What Causes a Sagging Roof Line?


Straight as an arrow should be the roof lines. Your roof has an issue if, when you stand on the street in front of it, you can see that the peak has a dip, curve, or swag in it. It is possible that it is something simple that you are able to manage on your own, but it is more probable that it is something more sophisticated and requires the assistance of a professional.

It’s Above Your Head

Get up into the attic and get acquainted with the structural anatomy of your roof. A simple triangle may be used to represent the framing terms for a roof line. If you are in the attic in a crouching position or upright, the horizontal planks that are under your feet are the ceiling or roof joists. The sloping planks that are located above your head and referred to as rafters. At the very top, the rafters should be attached to another beam known as the ridge line. The recognisable shape of the roof’s triangle is created by the three planks placed in this order. This configuration is strong enough to sustain a significant amount of weight. It is normally sufficient to sustain the weight of the roof as it has collected through time, including the roof sheathing and shingles, as well as additional stresses from the environment, such as snow and ice. The weight is transferred from the rafters to the joists, which in turn transfers the weight to the outside walls of the structure. If everything is functioning as it should, the roof line should be straight.

Lapping It Up

In certain cases, sagging roof lines may be traced back to the horizontal ceiling rafters: In order to generate a greater span and facilitate the assembly of the roof structure, two ceiling rafters are often linked together. In order to obtain the desired length, they are normally lapped and toenailed together in the middle. When the pressure from the accumulated weight of the roof and/or heavy snow is applied to the roof, it pulls the rafters outward, which then causes the rafters to put pressure on the outer walls on both sides of the structure. It is possible for the joints to come apart if they are not lapped but are instead butted together. Even joints that have been adequately lapped might become loose if there is sufficient weight and strain. When the joints begin to separate, it causes the ridge line to sink or sag, and it also causes the outer walls to lean ever-so-slightly outward. Even if the sagging cannot be seen from the outside of your house, there is still a possibility that there are indicators of sagging inside of it. Examine the drywall on the ceiling for any signs of cracks.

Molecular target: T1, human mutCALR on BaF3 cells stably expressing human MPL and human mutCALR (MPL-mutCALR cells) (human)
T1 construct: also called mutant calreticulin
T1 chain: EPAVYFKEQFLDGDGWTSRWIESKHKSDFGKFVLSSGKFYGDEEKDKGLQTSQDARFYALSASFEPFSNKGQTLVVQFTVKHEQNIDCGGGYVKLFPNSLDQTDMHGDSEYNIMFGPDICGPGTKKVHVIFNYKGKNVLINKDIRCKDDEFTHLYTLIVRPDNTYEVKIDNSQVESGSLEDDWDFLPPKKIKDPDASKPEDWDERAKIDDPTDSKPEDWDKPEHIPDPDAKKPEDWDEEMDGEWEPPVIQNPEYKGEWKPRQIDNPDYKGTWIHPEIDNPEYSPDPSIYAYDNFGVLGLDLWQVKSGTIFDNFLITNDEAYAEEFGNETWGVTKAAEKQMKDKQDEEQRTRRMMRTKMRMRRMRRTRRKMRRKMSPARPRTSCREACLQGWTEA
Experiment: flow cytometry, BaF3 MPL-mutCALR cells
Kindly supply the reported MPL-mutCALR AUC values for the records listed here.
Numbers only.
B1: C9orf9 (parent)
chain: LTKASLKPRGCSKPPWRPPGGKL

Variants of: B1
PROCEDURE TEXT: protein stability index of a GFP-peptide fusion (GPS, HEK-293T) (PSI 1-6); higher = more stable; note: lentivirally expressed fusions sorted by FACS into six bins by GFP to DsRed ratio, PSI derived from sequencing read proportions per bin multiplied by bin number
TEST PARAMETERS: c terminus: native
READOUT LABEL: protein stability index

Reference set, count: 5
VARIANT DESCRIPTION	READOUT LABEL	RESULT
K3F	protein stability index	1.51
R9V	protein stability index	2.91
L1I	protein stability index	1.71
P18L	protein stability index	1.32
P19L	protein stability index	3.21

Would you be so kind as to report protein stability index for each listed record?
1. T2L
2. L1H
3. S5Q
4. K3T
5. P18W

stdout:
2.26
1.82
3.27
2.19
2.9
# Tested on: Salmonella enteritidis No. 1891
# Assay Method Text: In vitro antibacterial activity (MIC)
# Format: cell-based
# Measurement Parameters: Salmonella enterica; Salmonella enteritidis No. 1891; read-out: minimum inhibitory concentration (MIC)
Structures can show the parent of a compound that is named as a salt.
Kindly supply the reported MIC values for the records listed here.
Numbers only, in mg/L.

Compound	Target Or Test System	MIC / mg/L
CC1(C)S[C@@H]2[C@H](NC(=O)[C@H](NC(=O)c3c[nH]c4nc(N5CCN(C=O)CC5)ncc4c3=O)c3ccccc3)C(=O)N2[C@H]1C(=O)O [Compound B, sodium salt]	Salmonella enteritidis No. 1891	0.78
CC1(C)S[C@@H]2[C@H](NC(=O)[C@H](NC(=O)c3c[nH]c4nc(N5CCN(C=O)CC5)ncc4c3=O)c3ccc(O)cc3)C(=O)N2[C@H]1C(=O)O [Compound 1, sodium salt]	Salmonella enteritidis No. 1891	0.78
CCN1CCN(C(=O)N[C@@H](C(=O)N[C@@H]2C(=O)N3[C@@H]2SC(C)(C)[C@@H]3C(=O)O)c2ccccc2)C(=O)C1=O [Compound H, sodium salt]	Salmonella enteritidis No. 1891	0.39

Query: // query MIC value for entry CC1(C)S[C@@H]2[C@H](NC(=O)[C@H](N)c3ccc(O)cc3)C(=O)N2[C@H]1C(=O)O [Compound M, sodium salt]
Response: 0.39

Beam Me Up

A central beam is used in the construction of yet another kind of roof framework. The system works in a manner that is similar to that of lapped ceiling joists; however, rather than simply overlapping two joists together, this one consists of two independent beams that are joined to a bigger beam that runs perpendicular to the joists. Hangers made of metal are used on both sides of the beam in order to connect the joists. The hangers detach themselves from the beam and the outside walls shift outward as a consequence of the pressure that is created by the accumulated weight of the roof. This results in the drooping roof line at the top.